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County Cavan: Ireland in microcosm?

Eddie McLaughlin

7 August 2012

The recent activities of the Quinn phenomenon has focused attention on the workers in his industries, but not in any flattering way.  Sinn Fein, and the petit bourgeoisie in general, wobble all over the place trying to judge which way the wind is blowing and no sincere attempt to give leadership to the workers emanates from Liberty hall.  Beyond a doubt, if the ruling Gombeen class thought that by crucifying Sean Quinn as a scapegoat they could solve their image problem then without a blink they would do it. They would sacrifice willingly the capitalist that moved a mountain in Ballyconnell to provide the cement for their speculative building frenzy, fed and facilitated by easy money and the neo liberal capitalist ideology that justified it.

Arguments are consistently made for Sean Quinn that he kept his interests local and provided employment for Ballyconnell but the same could be said for any major industry, Adria did it in Strabane, Nestle did it in Omagh, Aer Lingus in Dublin, Waterford Crystal, the shipyard in Belfast, and all of them did their best to convince their employees, with varying degrees of success, that they had their best interests at heart. Wrights in Ballymena do it today and Sainsbury’s, M&S and all major corporations play a similar game, they attempt to impose their corporate identity on their employees. This has always been the case and the struggle for a class based consciousness had to be fought for by real people, fighting trade unionists, who could see through the bull and organise workers to fight for their own independent interests. The corporate identity that has been imposed on the people of Cavan, abandoned by a government that failed to present any semblance of a plan for industrial or even agricultural development, is no different to that of other corporations. It is just that the neglect of their county has made the imposition of the Quinn corporate identity all the easier. 

While local workers demonstrate in support of Quinn because it seems the state is willing to scapegoat him Quinn is still a multi-millionaire with at least €32 million squirreled away that we know about and his family receive handsome remuneration from Russian investments. He will defend his own interests first as he has always done, through a string of financial manoeuvres, and will cut and run when it suits him. For the workers of Cavan and Fermanagh, campaigning on Quinn’s behalf does not represent the actions of an independent working class and it will not serve them well. It represents instead a slavish dependency on a local capitalist enterprise, a microcosm of the national dependence on global corporations. Is this a surprise? 

For those who demonstrated in favour of Quinn there is the excuse that there were ties of community and historically established cross class affiliations such as the GAA which have traditionally glued over the cracks in class stratification in Irish rural society. It could also be said that they have no developed trade union consciousness, but are we to blame the workers for a lack of socialist consciousness? Who really is to blame, the people who were potential recruits or the well paid organisers that failed to develop class conscious self-interest among the work force? Our ‘fighting’ trade unions that know better yet still crawl on their knees to their political ‘masters’ to plead for more time to pay for their economic crimes are the real villains in this scene, it is their failure which means this weakness in a small dependent rural community is actually representative of the whole country.  There simply is no fight in them, they act not as the leadership of the working class but as their management, telling us when we have no other option but to accept redundancies, but they will ‘fight’ for our proper severance money and a proper pension payment, hurrah! They manage the decline in industries by a charade of pseudo negotiation followed by inaction which allows a creeping acceptance of the reality of their master’s power to permeate the consciousness of their membership and finally they cave in with a couple of minor concessions, granted to cover their shame.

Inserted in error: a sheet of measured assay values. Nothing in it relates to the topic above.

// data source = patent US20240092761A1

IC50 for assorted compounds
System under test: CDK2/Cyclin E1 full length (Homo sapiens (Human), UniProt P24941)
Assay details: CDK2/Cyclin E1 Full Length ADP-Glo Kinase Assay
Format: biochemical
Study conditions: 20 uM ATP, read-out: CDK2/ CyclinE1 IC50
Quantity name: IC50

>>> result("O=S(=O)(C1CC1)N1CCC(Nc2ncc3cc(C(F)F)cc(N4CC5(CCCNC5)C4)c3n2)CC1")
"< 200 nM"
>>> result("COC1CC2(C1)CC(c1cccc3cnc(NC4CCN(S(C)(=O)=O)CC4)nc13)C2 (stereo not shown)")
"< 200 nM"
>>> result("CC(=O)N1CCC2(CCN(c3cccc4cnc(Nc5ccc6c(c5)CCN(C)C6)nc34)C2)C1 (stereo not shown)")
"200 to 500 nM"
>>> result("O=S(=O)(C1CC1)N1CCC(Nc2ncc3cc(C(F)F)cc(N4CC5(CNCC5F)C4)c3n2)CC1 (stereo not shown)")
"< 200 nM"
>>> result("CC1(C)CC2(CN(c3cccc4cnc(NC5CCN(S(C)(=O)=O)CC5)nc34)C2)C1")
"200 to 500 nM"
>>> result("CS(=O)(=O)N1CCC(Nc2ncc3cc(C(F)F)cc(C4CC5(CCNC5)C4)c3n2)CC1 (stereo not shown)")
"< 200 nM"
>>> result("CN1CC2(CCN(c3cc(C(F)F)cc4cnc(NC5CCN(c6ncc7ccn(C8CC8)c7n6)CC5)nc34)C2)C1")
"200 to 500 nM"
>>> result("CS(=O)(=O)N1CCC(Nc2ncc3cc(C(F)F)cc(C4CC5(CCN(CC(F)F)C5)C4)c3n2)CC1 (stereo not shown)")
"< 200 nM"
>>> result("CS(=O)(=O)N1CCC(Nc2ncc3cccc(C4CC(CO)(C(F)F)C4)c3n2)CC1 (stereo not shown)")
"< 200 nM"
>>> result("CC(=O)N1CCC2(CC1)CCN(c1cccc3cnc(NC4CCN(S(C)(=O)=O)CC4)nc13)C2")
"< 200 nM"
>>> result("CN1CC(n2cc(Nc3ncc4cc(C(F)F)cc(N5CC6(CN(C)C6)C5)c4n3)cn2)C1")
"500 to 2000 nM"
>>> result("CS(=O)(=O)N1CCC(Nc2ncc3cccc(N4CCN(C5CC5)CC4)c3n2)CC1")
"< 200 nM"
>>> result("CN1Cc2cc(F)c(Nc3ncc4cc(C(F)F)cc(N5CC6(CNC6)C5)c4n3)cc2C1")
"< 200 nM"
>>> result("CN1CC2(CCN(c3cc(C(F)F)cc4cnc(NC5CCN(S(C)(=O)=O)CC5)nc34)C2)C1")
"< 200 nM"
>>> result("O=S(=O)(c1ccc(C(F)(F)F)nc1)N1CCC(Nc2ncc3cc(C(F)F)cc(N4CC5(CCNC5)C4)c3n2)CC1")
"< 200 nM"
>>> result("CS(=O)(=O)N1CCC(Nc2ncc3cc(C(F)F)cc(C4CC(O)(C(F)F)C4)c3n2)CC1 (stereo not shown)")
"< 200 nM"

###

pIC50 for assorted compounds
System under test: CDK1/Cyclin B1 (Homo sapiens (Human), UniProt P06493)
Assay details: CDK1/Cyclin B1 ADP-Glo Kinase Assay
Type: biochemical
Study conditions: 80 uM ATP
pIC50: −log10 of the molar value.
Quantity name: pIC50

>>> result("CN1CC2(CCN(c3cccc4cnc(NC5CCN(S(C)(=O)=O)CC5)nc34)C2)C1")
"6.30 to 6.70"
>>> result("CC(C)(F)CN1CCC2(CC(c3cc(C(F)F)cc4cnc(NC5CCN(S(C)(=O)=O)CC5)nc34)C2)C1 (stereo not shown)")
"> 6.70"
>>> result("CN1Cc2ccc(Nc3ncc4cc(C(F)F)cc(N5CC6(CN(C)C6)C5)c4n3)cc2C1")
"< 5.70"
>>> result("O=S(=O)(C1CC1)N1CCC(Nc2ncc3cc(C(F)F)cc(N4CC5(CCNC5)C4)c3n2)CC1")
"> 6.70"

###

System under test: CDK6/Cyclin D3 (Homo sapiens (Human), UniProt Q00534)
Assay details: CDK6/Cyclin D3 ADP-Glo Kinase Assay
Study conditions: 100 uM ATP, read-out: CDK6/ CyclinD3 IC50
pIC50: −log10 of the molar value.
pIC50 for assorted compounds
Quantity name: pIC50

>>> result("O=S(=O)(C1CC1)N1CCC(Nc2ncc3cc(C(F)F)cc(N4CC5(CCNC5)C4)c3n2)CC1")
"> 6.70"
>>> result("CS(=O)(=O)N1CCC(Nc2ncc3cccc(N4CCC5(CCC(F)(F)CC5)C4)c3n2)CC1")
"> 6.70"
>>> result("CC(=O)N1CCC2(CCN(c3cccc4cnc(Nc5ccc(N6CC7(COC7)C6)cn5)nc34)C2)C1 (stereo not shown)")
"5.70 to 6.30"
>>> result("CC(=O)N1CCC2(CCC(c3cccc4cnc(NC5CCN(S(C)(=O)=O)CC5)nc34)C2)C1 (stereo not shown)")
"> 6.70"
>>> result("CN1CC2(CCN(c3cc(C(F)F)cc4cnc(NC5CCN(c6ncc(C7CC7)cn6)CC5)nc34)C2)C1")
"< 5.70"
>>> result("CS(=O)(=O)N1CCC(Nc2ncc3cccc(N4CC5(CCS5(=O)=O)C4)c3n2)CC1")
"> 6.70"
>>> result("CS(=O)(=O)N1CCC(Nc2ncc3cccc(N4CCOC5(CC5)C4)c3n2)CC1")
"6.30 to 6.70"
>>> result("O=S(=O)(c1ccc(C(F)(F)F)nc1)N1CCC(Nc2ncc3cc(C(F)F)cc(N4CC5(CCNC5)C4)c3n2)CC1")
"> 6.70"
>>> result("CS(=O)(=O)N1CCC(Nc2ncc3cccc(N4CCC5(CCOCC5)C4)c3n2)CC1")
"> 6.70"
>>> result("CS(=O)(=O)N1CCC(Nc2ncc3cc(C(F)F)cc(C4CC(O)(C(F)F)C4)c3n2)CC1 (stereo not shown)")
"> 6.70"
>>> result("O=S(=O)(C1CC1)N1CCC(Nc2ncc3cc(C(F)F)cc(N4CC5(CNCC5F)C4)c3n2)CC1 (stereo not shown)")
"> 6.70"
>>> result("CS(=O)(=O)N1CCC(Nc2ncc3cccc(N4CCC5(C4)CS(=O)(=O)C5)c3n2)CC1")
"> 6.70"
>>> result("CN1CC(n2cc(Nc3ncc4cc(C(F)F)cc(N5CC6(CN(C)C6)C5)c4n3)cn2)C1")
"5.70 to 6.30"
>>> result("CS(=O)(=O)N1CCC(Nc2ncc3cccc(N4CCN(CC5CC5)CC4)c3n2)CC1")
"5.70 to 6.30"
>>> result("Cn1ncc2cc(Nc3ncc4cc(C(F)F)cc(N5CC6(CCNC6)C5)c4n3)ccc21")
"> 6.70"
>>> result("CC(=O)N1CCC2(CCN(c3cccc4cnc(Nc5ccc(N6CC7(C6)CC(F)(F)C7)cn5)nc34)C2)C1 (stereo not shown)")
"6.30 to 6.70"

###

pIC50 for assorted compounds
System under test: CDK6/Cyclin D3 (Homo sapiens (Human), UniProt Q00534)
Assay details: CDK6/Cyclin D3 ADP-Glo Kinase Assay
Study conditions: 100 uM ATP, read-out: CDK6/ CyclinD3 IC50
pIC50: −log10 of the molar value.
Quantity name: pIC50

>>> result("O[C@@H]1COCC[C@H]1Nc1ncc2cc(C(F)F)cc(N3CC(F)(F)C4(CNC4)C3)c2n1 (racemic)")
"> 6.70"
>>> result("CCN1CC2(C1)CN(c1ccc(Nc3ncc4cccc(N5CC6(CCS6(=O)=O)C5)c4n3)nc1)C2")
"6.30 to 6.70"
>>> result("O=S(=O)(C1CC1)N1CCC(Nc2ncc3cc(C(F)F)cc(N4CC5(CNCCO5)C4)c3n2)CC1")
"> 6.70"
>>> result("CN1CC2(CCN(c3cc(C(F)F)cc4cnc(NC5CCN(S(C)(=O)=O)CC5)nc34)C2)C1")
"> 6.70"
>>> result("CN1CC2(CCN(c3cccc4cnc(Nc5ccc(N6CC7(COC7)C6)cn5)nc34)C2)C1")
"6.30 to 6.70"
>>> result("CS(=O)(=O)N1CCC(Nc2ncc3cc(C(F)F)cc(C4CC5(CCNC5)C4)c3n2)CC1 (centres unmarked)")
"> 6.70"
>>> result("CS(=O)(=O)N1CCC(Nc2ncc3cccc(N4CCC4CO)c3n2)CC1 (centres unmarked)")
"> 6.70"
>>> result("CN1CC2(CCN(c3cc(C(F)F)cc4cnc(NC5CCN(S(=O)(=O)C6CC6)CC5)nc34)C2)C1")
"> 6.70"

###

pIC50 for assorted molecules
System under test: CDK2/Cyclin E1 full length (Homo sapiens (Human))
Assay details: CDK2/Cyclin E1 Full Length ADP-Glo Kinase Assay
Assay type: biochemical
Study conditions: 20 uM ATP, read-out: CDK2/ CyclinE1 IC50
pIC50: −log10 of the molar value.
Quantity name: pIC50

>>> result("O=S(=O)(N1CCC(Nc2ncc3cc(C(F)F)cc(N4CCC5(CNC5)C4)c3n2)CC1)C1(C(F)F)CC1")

Where is the fighting leadership that could have said to the workers of Cavan why wait for Sean Quinn’s go ahead, occupy the cement and glass plants and, take control of them and we will call for similar action in all threatened or already closed industries. Where is the inspirational leadership given to Irish workers that formed the labour movement from 1913 to 1919? Why don’t they take action and then see where Sean and all the vociferous layers of the Irish petit bourgeoisie stand then. Is this thinking beyond the pale for Ireland’s working class leadership? It is a tragedy to see a dependent powerless working class rally in support of the capitalist class, but that tragedy did not drop from the sky. Years of betrayal and neglect have left us with a trade union leadership that is little more than a paper tiger, they blame the workers for every defeat and they sit back and sneer at this sad spectacle, heaping their condescension on the betrayed workers of Cavan and Fermanagh. The Irish working class has been betrayed by these misleaders and the rally in Cavan is a manifestation of that betrayal. Only honest and determined union leadership can provide a beacon for abandoned and powerless workers, but will this emanate from ICTU, the signatories of the Croke Park betrayal and many more before it? They skulk silently in the shadows while the corporate multi millionaire Sean Quinn usurps their role as a workers’ leader because he has more of a claim on those workers than they have, shame on ICTU! But is it such a surprise?


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